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“Human resources are like natural resources; they’re often buried deep. You have to go looking for them; they’re not just lying around on the surface. You have to create the circumstances where they show themselves.” ― Sir Ken Robinson

“Creativity at the Heart of Education” was the theme of this year’s World Innovation Summit for Education (WISE). The summit’s motto was “Imagine, Create, and Learn”. All around, at the cafeteria, in rooms and auditoriums, one could hear conversations about how playful, exploratory, and experiential pedagogy should be in order to help create empowered young adults.
Her Highness Sheikha Moza bint Nasser explained during the opening plenary that “the goal of the WISE Prize is to raise the status of education in the global agenda. Our WISE Prize for Education Laureates stand as examples of what is possible. By celebrating their achievements, we aim to inspire millions more social entrepreneurs, advocates and education innovators who deliver solutions to one child, one village, and one town at a time.” Established by the Qatar Foundation in 2009, WISE is one of the largest global education conferences. More than 1,600 delegates from over 100 countries stayed for three days at the massive Qatar National Convention Centre in Doha. Innovation and creativity in education were in all discussions.
Those two words are not only buzz words but part of a new educational narrative related to the importance of accessible information and networked connections, a new innovation economy and the need for students to be able to solve problems, to be engaged as lifelong learners, and to work together. Harvard academic Dr. Tony Wagner, author of Creating Innovators: The making of young people who will change the world, said at the summit that teaching creativity is not an option but an essential component of education. Indeed, if in the past we have revered people with knowledge but what matters nowadays is not what you know, but what you do with what you know. The educational paradigm for the industrial age is now obsolete as we are living in a post-industrial world. Guy Claxton talked about the importance of the habits of minds and of learning agility. Students need to have expertise and flexibility, he calls it flexpertise.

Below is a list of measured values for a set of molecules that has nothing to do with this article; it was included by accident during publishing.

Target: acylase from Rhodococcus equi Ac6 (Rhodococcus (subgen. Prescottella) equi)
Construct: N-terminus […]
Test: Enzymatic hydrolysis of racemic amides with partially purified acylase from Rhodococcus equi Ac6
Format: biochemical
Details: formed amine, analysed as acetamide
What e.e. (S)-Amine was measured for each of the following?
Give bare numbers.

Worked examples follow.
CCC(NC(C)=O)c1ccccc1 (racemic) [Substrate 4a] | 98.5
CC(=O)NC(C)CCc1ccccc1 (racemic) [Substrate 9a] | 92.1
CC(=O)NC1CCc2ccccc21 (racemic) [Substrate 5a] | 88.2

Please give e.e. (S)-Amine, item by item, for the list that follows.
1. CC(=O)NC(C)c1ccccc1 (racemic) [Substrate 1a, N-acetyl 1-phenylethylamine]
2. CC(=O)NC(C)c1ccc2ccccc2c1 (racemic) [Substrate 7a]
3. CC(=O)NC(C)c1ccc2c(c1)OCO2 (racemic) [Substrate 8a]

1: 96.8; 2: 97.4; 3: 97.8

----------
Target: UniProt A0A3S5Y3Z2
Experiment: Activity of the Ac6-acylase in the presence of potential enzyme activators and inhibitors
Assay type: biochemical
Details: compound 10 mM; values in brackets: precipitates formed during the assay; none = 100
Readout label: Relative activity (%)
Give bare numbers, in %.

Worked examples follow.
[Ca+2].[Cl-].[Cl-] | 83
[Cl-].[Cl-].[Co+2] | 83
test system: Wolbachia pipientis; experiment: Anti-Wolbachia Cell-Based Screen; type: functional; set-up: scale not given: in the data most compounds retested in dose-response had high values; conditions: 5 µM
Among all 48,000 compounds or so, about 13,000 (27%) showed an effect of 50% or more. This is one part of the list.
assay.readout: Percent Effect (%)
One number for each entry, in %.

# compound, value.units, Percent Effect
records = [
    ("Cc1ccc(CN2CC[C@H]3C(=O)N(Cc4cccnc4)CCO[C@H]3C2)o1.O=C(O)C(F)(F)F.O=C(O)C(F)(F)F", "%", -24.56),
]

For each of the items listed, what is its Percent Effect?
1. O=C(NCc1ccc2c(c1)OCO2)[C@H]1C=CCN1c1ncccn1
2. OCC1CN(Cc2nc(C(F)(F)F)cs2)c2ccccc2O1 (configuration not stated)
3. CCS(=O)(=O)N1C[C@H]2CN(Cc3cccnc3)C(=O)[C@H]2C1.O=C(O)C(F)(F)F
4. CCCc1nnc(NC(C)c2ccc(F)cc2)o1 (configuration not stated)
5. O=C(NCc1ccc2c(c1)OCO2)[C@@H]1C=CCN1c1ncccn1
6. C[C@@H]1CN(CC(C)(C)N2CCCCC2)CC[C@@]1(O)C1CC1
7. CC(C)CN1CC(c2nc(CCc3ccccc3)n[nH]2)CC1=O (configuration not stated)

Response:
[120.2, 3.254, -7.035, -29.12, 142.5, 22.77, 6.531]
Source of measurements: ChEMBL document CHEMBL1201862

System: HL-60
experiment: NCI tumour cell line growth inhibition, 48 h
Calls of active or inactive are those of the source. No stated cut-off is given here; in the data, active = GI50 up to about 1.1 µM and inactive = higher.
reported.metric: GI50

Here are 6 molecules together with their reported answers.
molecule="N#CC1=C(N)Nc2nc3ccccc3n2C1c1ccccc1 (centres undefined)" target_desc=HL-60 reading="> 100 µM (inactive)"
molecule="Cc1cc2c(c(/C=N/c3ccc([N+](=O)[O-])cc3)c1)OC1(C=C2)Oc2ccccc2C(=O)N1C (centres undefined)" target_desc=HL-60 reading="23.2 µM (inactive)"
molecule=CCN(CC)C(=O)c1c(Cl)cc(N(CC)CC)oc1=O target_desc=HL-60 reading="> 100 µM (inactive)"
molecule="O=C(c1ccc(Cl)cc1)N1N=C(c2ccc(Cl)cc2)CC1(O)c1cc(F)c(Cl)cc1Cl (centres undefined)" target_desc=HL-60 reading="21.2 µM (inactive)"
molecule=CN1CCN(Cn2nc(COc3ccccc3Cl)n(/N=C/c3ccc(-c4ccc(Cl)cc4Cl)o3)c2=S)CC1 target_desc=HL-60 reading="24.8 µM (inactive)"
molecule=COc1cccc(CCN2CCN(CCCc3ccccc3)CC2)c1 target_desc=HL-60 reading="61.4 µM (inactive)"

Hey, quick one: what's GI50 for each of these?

Policy makers, educators, NGOs and Ed-tech start-ups leaders were all expressing the simple idea that creativity and exploration should be at the centre of the learning process. Experimentation and playful hands on learning are essential and we feel more and more that schools are moving away from the culture of memorization and intensive testing – some may call this “industrial” – to a concept of knowledge as a tool to become creative problem solvers, team players and engaged lifelong learners.
Innovators need to make connections, to adapt, to go beyond what happens at the boundaries of disciplines, and this is exactly the definition of creativity. Innovation demands that students take risks at times and if meeting with failure; it is as a matter of fact an important element of success in the learning process. Education design has, as a consequence, evolved by a great deal in the past few years. And in order to train innovative and creative students, educators need classrooms incorporating three key elements: light, space and technology. All together they offer a modern class space to learn, play and evolve. Classroom furniture must be adaptable to accommodate evolving technology and different teaching styles while keeping the students comfortable. Furniture needs to accommodate areas where students can work collaboratively or alternatively on their own. Versatile spaces are therefore now required to train a versatile individual.
A the end of the Summit, Sheikha Moza bint Nasser awarded the WISE prize to Ann Cotton, founder of Camfed (Campaign for Female Education), an organization that works on eradicating poverty in rural Africa by providing girls and young women with more access to education. Sheikh Abdulla bin Ali Al-Thani, chairman of WISE said that “Ann Cotton has dedicated her life to improving the education of girls and the empowerment of young women in sub-Saharan Africa”. Creativity was surely presented as the most important skill of the 21st century, a way to (re)-motivate learners, to personalize learning, and to boost teacher training. These are just a few of the innovative and forward thinking themes that were discussed at the WISE but will certainly challenge the way we think about education in the future.

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